Tuesday, February 26, 2008

Winner of the Writer's Strike: Jimmy Kimmel?

Jimmy Kimmel, previously found to be mildly irritating by myself and everyone I know, made a music video so fucking hilarious that the one person at the NY Times who's in charge of keeping his finger on the Inter of the Web sat up and took notice.

It features pretty much the only thing that could top oft-genius girlfriend Sarah Silverman's video "I'm Fucking Matt Damon"—Brad Pitt as a FedEx guy. Not to mention a bevy of other celebs that would cause my father to demand, "is that what's-his-name? from that movie? with the guy?"

In case you've been living under layers of Bea Arthur's shedding skin (or your overlords block video, like mine) and haven't seen the "viral videos" (as the myspacers are calling them), don't read the Times' awful descriptions of them. Just watch 'em:

(jimmy and sarah actually have great chemistry, I think, almost making up for him hosting "the man show")

("every once in a while hollywood rallies itself for a worthy cause," kimmel told the Times.)

The interesting thing isn't so much that this is Ben's best performance since Bounce, but the blatant use of "fucking," even though it's bleeped out. (Or as the Times puts it, "One vulgar word describing the coital relations between, on the one bed, Ms. Silverman and Mr. Damon, and on the other, Mr. Kimmel and Mr. Affleck, was repeatedly bleeped out for the broadcast of each video.") After the videos got more than three million hits combined on youtube, abc.com put Kimmel's (still censored) on their homepage, which loads the video immediately when you hit the site.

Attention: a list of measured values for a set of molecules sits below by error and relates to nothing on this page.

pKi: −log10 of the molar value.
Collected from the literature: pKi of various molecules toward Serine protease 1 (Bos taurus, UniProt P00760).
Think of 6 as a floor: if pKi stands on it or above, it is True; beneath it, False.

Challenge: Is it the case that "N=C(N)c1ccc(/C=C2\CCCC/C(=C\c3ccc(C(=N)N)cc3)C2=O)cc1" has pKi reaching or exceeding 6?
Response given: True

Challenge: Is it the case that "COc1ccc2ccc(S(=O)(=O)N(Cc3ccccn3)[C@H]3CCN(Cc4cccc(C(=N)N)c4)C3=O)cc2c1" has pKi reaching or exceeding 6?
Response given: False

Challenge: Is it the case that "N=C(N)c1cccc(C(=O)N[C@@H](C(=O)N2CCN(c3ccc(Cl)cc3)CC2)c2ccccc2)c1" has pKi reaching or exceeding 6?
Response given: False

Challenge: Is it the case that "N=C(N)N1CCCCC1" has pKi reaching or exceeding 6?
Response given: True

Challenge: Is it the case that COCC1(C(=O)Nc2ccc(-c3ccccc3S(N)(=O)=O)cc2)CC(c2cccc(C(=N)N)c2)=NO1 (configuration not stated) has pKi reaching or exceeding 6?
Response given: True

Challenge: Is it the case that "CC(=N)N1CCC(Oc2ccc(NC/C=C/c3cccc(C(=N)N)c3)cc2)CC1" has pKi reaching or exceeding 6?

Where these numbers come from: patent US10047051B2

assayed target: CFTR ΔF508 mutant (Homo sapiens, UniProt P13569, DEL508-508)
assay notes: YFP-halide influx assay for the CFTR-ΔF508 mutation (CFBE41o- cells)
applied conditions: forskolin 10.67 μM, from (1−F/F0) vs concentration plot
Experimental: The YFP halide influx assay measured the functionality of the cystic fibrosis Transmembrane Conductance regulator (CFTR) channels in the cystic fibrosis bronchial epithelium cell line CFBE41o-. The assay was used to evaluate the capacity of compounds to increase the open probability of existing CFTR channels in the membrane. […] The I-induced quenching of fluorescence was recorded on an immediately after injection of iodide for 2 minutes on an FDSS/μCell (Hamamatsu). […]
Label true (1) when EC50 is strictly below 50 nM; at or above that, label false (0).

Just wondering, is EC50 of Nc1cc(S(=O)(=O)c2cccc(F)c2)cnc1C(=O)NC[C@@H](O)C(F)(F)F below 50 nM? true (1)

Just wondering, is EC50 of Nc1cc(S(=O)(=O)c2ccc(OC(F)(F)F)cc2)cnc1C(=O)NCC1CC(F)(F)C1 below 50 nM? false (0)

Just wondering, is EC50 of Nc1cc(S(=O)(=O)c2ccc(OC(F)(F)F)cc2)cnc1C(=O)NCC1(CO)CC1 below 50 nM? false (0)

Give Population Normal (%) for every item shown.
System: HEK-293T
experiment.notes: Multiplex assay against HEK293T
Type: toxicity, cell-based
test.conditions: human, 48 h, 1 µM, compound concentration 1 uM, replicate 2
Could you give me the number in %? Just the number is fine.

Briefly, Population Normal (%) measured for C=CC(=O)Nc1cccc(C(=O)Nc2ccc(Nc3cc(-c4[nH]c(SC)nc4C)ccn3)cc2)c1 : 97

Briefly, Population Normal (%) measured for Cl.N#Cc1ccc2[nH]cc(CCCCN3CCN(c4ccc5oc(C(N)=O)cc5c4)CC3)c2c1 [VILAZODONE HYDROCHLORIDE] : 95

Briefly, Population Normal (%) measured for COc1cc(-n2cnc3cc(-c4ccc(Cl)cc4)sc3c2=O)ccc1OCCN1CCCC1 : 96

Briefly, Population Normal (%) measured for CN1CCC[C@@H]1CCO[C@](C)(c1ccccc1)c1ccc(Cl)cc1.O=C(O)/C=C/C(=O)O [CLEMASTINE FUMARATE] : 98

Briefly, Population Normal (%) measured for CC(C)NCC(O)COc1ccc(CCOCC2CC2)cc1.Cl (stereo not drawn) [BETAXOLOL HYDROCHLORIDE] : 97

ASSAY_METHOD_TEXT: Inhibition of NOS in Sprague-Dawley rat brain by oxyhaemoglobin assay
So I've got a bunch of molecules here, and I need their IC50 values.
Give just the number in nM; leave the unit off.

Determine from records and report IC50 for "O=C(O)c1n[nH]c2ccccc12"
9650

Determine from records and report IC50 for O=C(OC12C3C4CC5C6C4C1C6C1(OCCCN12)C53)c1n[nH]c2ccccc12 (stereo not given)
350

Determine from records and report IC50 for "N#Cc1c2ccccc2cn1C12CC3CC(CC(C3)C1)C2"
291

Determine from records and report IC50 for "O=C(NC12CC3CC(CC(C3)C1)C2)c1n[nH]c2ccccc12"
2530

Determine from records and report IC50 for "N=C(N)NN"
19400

Did Jimmy Kimmel and Sarah Silverman produce something so funny that they proved that the power of the internet can topple networks' concern over the wrath of right-wingers? Well, not so fast: When the Times questioned ABC about it, they cited NBC.com's UNcensored "Dick in a Box" precedent. And though very careful about their family-friendly image, parent company Disney has long stood up to right-wingers on issues like gay rights.

Of course, maybe the real issue is, why do we censor shows at all? With the V-chip, there's no reason parents can't block shows with profanity (and I bet those cable boxes they're going to force everyone to get will have V-chips). Then, of course, Jimmy would have to cancel one of his best bits: "Unneccesary Censorship."

(RIP Mister Rogers)

Sunday, February 10, 2008


you find yourself thinking something, and it suddenly makes you rethink your whole lifestyle. That just happened to me. I'd just finished watching the Chappelle's Show/Shield/Soul Train Saturday-night line-up on the CW11, when a blue screen came on and a deep voice said, "The following is a paid advertisement from the Time Life company." I picked up the remote to change the channel, then thought:

Oh wait, I bet this is one of those ads for old music. These are actually pretty good.

So now I'm watching Ashford & Simpson host a retrospective of soul hits of the 80s. And Ashford (or is it Simpson?) has just instructed me to hold on to my dancing shoes, because we've just begun. There are 168 R&B jams in this deluxe box set, and it's not sold in stores, so I guess we have a lot to cover.

Friday, February 08, 2008

Law & Order: a haiku in five parts

part i: marathon
i got up at two
you don't care i have no bra
you'll always be on

part ii: jesse and jeremy
oh Green and Lupo,
You're the hottest partners yet.
See ya in my dreams!

part iii: time running out
It's 6:55.
He's gonna be off the hook:
No indictment yet

part iv: svu
we just gotta call:
molestor wielding dildo:
guest star: guy from Lost

part v: ...and the rest
Sir Jerry Orbach,
Vinnie d and Mr Big
brunette, blonde, red-head